Archives for July 2014

Meal Breaks: To Pay or Not to Pay?

Paying employees the wages they are due for their work is, conceptually, at least, a pretty straightforward matter. Working 8 hours, e.g., results in 8 hours of pay, less time spent on a meal break of 30 or 60 minutes. But when it comes to deducting time spent on meals by hourly employees, things sometimes get tricky. While Massachusetts and federal law permit meal breaks to be unpaid, the rule applies only when employees are completely relieved of their work duties.

As with many things legal, interpreting what this means can be anything but straightforward. Wage and hour guidance indicates that, any time an employee is required to remain on site or to perform any sort of work, either actively or not, meal break time must be paid. This likely means that an employee who sits with others during lunch and discusses work issues needs to be paid for the break time, even if the employer supplies a sandwich at no cost to the worker. It certainly means that, when an employee may possibly perform work while on break – answering a phone call, e.g., or addressing questions about a work issue – the time spent eating is compensable regardless whether work is actually performed. Not surprisingly, employers sometimes stumble on this issue. Because the penalties for not paying workers for all hours worked can be severe (triple the amount owed plus legal fees under the Massachusetts Wage Act), the damage from an error in this area can be significant, especially for larger employers. [Read more…]

Task Force that Investigates Employee Misclassification is Broadened, made Permanent by Statute

Some six years after it was created by executive order, the joint task force on the underground economy and employee misclassification is being formalized by statute. As part of the recently enacted minimum wage law, there was created a “council on the underground economy” to coordinate state-wide efforts to combat misclassification.

The new Council was preceded in 2008 by a task force that Gov. Deval Patrick created under his executive authority. Its mission, then as now, is to investigate and help root out what Massachusetts considers a widespread effort to avoid tax laws and underpay workers by misclassifying them as contractors rather than employees. Under the new statute, the Council is empowered to educate business owners about the law, to conduct targeted investigations, and to take enforcement actions through multiple agencies. Its stated goals are to protect workers’ rights and ensure fair competition. The Council also clearly aims at helping the government increase collections of various tax-related assessments.

Included as part of the Council will be the same agencies that previously formed Gov. Patrick’s task force along with many additions. Eight of them are unnamed and will be appointed by the governor from among state agencies. The Council will be chaired by the secretary of labor and workforce development. The Department of Industrial Accidents, Division of Unemployment Assistance, and Department of Revenue will all have representatives just as they did on the task force.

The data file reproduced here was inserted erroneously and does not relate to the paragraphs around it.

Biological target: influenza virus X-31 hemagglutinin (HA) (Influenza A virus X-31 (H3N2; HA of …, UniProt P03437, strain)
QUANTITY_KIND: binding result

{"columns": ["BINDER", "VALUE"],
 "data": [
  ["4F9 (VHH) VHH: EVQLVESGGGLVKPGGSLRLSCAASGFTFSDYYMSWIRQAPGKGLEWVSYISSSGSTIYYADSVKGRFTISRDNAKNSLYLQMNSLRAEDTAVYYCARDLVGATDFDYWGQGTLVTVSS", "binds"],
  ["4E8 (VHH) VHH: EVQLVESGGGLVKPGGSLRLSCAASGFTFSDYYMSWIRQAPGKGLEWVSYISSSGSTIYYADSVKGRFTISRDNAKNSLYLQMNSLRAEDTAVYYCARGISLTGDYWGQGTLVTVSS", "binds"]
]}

Whistle Blowers and Massachusetts Law

When an employee decides it’s time to blow the whistle on employer misconduct or that of a fellow worker, employees are well advised to do a bit of homework first. While it certainly seems like whistle blowers should be protected by the law – and, generally speaking, they are – those protections do not come without rules. Simply put, employees cannot suffer retaliation for reporting certain improprieties at their places of employment but must comply with legal procedures and definitions.

State employees enjoy the protection of a whistle blower statute (Ch. 149, §185 of the General Laws). It prevents employers from firing, suspending, demoting or otherwise punishing them for reporting what employees reasonably believe to be violations of laws, regulations, or other matters an employee “reasonably believes poses a risk to public health, safety or the environment.” Except in limited circumstances, however, employees must first report any such violation to their supervisor’s attention in writing. As one worker recently found out, the internal report requirement is strictly construed – her case claiming she was forced to resign after reporting records falsification was dismissed because she did not report the problem in writing before she sued.

For others, Massachusetts interpretative law has carved out an exception to the at-will rule that protects employees who report crimes, either internally or to outside authorities. Again, employees who feel compelled to blow the whistle on such conduct should take care to ensure they are in fact reporting a violation of law before they do so. In general, Massachusetts employers can terminate their workers for any reason or no reason – a complaint about a company policy or rule, e.g., differs materially from a complaint about a crime. The whistle blower exception for privately employed individuals should be examined carefully before action that might imperil future employment is undertaken.